In the most recent issue of LawNow, a publication of the Centre For Public Legal Education Alberta, there is a “Special Report” on self-represented litigants.

It includes 3 articles:

What Self–Represented Litigants (Actually) Want by Sarah Burton, a lawyer with the Alberta Civil Liberties Research Centre in Calgary: “Countless reports, working groups, and studies have asked this question, and reached diverse and creative conclusions. However, these papers often share one critical failing: none of them actually ask SRLs what they think. Enter the Self-Represented Litigants Project (Dr. Julie Macfarlane, “The National Self-Represented Litigants Project: Identifying and Meeting . . . [more]

Posted in: Justice Issues, Practice of Law

Be Heard: The Ontario Ministry of Labour Wants to Hear From You!

Public consultations commenced in Toronto on June 16th as part of the Ontario Ministry of Labour’s (“MOL”) implementation of the Changing Workplaces Review, and are expected to continue throughout the summer until mid-September.

The Changing Workplaces Review was announced earlier this year as part of MOL’s mandate to increase protection for workers and create a support environment for businesses to thrive. The review will consist of public consultations in regions across Ontario to address the changing nature of the modern workplace. The consultations will focus on potential amendments to the Labour Relations Act, 1995 (“LRA”) and the Employment . . . [more]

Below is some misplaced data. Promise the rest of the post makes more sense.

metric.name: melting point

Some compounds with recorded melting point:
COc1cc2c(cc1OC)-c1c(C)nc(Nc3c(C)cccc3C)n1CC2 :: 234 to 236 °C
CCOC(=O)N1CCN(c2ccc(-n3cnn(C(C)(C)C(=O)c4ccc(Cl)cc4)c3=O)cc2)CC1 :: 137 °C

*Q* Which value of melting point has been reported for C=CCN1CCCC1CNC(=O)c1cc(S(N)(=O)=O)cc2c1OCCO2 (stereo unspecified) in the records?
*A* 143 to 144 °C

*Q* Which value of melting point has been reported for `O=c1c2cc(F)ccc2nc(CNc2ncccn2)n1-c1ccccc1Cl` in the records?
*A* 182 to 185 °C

Posted in: Practice of Law, Practice of Law: Practice Management, Substantive Law: Legislation

Practice Compassion

July 1 and Q3 begin after midnight. I cannot believe that the year is flying by so quickly, again. One strategy that is helping me to maintain focus with my very busy portfolio is to have a theme for the week. These themes are meant as reminders – I guess they are in the spirit of mindfulness – on ways to approach being part of a team/firm/practice/group.

Last month’s theme, it was a good one so it prevailed, was resilience. Picturing Dory from Finding Nemo singing “just keep swimming” was useful and entertaining. As far as resilience goes, . . . [more]

Posted in: Practice of Law: Practice Management